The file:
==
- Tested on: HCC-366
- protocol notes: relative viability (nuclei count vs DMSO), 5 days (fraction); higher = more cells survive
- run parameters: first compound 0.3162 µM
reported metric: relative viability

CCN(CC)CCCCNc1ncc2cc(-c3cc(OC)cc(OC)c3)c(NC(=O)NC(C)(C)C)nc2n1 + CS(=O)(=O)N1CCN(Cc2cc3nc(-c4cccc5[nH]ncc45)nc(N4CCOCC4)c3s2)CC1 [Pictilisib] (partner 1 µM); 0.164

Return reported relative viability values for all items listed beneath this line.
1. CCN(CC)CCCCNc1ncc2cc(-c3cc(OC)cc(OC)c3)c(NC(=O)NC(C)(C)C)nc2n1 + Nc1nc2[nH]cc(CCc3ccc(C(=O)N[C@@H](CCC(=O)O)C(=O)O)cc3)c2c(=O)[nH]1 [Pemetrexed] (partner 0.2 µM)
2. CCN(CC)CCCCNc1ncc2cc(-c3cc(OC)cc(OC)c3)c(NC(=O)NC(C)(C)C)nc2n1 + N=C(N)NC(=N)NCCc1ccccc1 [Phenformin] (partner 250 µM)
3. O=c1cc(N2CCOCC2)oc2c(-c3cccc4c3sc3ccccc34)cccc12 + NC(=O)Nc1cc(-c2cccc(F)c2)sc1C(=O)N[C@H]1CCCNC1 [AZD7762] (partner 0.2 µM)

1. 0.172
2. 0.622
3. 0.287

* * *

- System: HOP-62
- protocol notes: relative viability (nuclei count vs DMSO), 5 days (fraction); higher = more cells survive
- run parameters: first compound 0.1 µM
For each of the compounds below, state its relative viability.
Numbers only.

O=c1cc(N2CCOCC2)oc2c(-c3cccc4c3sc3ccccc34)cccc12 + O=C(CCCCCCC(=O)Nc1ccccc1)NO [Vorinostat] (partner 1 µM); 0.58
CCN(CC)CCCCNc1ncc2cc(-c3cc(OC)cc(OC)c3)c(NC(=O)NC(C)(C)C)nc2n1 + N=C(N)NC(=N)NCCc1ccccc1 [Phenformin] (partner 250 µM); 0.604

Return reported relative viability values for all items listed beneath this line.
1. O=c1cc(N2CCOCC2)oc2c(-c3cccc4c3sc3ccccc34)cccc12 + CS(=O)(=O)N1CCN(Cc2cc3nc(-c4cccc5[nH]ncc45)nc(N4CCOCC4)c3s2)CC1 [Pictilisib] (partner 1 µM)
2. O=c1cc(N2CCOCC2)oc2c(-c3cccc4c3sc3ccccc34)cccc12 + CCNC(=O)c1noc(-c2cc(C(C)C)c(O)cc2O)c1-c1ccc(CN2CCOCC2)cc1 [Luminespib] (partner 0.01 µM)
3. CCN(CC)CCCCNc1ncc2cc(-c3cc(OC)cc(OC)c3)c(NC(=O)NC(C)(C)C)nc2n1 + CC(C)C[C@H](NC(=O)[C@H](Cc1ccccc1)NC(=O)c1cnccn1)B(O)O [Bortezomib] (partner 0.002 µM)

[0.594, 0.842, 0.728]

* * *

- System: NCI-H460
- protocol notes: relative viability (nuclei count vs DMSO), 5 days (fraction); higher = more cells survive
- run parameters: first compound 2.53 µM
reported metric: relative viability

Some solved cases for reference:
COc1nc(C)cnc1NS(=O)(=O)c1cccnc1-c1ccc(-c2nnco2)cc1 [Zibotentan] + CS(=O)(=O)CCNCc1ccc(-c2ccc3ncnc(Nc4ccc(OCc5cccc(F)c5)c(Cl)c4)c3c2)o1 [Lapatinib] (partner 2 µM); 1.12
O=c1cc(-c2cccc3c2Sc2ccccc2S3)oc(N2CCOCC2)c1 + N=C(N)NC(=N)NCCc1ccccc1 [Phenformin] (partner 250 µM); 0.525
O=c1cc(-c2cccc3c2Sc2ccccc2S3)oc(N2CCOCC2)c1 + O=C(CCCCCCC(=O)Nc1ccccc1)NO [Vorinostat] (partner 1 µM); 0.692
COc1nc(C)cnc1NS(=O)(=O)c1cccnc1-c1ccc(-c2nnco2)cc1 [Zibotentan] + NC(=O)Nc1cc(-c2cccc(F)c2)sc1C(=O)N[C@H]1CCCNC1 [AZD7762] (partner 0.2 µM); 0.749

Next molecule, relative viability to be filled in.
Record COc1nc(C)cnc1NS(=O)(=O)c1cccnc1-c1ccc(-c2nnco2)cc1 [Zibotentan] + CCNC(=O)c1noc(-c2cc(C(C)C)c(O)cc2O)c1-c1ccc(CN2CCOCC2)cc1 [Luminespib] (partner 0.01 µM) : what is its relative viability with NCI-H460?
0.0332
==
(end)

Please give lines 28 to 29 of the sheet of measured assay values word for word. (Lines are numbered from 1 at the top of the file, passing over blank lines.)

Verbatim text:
- protocol notes: relative viability (nuclei count vs DMSO), 5 days (fraction); higher = more cells survive
- run parameters: first compound 2.53 µM